A recent National Geographic (NG) article ‘Feathers for T. Rex?’ by the Senior Assistant Editor, Christopher Sloan,1 has attracted fierce criticism from some prominent evolutionists for its promotion of the idea that birds evolved into dinosaurs. The article even illustrated a baby T. rex with feathers, as well as putting feathers on another theropod dinosaur, Deinonychus. In a prominent heading, the article proclaimed: ‘We can now say that birds are theropods just as confidently as we say that humans are mammals.’2 It was based on a fossil illegally exported3 from Liaoning Province, China, tentatively named Archaeoraptor liaoningensis, allegedly a ‘feathered dinosaur’.
Readers of Creation magazine should be familiar with the extensive critiques of the dino-to-bird evolutionary theory, despite the sensationalist claims in the media.4 Even among evolutionists, some have refused to be swept along by the hype. For example, Alan Feduccia, a world authority on birds at the University of North Carolina at Chapel Hill, wrote an encyclopedic book on living and fossil birds.5 He pointed out much evidence against the dinosaur-to-bird theory, including the huge differences in lung and embryonic thumb structure. Also, dinosaurs have exactly the wrong anatomy for developing flight, with their large tails and hindlimbs and short forelimbs. And the so-called ‘feathered dinosaurs’ are ‘dated’ by evolutionists at millions of years later than undoubted birds.
His colleague, University of Kansas paleontologist Larry Martin, commented on the wishful thinking and bias of another ‘feathered dinosaur’ claim: ‘You have to put this into perspective. To the people who wrote the paper, the chicken would be a feathered dinosaur.’6
But the NG article was the last straw in shameless sensationalism for Storrs Olson, Curator of Birds at the National Museum of Natural History of the Smithsonian Institution in Washington, DC. He wrote:
‘National Geographic has reached an all-time low for engaging in sensationalistic, unsubstantiated, tabloid journalism. …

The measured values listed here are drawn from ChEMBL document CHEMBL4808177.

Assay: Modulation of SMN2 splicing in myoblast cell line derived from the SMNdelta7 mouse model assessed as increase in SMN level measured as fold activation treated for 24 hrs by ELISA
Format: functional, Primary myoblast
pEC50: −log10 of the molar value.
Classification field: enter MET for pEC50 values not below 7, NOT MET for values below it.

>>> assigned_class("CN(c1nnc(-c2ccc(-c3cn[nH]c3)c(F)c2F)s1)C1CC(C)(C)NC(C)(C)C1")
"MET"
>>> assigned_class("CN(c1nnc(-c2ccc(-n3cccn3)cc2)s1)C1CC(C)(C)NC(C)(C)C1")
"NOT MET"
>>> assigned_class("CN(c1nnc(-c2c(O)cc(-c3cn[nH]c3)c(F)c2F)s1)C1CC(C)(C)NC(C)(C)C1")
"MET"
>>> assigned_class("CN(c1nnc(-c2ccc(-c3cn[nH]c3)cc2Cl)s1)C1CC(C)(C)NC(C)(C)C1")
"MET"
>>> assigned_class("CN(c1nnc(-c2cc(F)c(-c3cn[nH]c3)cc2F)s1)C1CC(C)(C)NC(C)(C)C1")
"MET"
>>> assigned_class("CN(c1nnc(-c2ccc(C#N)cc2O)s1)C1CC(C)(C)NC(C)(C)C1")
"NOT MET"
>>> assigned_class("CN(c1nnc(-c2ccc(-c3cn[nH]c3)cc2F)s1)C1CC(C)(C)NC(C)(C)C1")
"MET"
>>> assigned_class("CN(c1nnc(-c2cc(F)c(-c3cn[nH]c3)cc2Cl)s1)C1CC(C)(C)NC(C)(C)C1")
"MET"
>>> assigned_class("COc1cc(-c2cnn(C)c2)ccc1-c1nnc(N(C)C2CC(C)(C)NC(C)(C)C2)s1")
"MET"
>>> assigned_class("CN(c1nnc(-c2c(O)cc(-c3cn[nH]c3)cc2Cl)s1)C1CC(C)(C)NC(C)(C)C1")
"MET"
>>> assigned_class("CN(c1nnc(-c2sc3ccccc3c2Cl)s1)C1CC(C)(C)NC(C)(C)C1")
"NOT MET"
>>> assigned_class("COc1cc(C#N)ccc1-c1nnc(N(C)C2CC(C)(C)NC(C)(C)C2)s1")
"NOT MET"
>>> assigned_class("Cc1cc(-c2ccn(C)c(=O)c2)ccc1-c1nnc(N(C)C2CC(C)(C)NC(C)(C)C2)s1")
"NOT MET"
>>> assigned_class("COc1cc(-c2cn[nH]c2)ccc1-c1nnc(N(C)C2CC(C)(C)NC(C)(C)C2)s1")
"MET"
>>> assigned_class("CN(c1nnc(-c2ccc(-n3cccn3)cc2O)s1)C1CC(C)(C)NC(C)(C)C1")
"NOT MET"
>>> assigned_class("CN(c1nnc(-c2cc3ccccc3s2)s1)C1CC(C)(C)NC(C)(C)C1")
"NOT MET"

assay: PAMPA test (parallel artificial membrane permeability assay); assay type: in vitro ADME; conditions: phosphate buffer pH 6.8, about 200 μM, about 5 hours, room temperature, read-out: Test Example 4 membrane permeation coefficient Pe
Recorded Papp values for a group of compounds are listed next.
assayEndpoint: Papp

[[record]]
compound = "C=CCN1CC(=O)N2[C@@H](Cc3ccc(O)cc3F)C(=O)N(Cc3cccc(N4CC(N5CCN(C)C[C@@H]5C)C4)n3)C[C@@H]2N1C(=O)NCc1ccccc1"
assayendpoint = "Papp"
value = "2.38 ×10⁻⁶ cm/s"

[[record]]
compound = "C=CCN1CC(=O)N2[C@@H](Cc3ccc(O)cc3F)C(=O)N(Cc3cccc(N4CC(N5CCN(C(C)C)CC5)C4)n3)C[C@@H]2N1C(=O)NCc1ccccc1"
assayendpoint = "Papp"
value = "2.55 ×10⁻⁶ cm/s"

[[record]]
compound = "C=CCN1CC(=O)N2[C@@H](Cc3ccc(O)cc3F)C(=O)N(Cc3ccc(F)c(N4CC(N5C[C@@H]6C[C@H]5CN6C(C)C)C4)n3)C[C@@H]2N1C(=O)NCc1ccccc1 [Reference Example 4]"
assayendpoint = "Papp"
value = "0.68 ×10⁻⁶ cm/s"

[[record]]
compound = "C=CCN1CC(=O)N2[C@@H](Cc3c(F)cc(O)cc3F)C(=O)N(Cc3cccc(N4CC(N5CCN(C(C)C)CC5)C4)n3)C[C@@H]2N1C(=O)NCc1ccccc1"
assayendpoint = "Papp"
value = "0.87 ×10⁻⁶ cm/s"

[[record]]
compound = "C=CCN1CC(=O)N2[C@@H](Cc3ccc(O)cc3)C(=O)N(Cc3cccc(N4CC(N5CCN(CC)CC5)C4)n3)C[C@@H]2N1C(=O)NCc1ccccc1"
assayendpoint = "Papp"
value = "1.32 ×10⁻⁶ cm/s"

‘it eventually became clear to me that National Geographic was not interested in anything other than the prevailing dogma that birds evolved from dinosaurs. …
‘Sloan’s article takes the prejudice to an entirely new level and consists in large part of unverifiable or undocumented information that “makesâ€? the news rather than reporting it. …
‘[The feathered dinosaur pictures are] simply imaginary and ha[ve] no place outside of science fiction.
‘The idea of feathered dinosaurs and the theropod origin of birds is being actively promulgated by a cadre of zealous scientists acting in concert with certain editors at Nature and National Geographic who themselves have become outspoken and highly biased proselytizers of the faith. Truth and careful scientific weighing of evidence have been among the first casualties in their program, which is now fast becoming one of the grander scientific hoaxes of our age — the paleontological equivalent of cold fusion.’7
Among other things, Dr Olsen, an evolutionist, pointed out: ‘None of the structures illustrated in Sloan’s article that are claimed to be feathers have actually been proven to be feathers. Saying that they are is little more than wishful thinking that has been presented as fact.’ Olsen referred to the claim by Sloan — i.e. that ‘hollow, hairlike structures characterize protofeathers’8 — as ‘nonsense considering that protofeathers exist only as a theoretical construct, so that the internal structure of one is even more hypothetical.’7
What should we think about ‘feathered dino’ claims?